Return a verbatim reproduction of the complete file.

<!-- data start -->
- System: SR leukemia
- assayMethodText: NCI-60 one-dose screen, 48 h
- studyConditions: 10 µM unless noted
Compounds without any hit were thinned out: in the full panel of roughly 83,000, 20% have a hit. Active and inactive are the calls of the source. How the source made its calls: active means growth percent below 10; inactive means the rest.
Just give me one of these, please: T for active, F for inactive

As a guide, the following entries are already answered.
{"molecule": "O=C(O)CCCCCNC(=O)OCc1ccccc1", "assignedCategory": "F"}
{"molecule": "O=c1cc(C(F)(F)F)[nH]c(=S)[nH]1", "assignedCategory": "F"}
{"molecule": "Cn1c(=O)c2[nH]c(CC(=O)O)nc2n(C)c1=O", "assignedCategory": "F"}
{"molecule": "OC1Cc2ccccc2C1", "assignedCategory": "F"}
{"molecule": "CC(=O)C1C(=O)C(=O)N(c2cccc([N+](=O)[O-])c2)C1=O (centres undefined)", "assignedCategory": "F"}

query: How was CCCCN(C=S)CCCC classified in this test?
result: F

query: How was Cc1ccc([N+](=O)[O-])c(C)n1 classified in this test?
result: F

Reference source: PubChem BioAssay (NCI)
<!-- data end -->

- System: SR leukemia
- assayMethodText: NCI-60 one-dose screen, 48 h
- studyConditions: 10 µM unless noted
Compounds without any hit were thinned out: in the full panel of roughly 83,000, 20% have a hit. Active and inactive are the calls of the source. How the source made its calls: active means growth percent below 10; inactive means the rest.
Just give me one of these, please: T for active, F for inactive

As a guide, the following entries are already answered.
{"molecule": "O=C(O)CCCCCNC(=O)OCc1ccccc1", "assignedCategory": "F"}
{"molecule": "O=c1cc(C(F)(F)F)[nH]c(=S)[nH]1", "assignedCategory": "F"}
{"molecule": "Cn1c(=O)c2[nH]c(CC(=O)O)nc2n(C)c1=O", "assignedCategory": "F"}
{"molecule": "OC1Cc2ccccc2C1", "assignedCategory": "F"}
{"molecule": "CC(=O)C1C(=O)C(=O)N(c2cccc([N+](=O)[O-])c2)C1=O (centres undefined)", "assignedCategory": "F"}

query: How was CCCCN(C=S)CCCC classified in this test?
result: F

query: How was Cc1ccc([N+](=O)[O-])c(C)n1 classified in this test?
result: F

Reference source: PubChem BioAssay (NCI)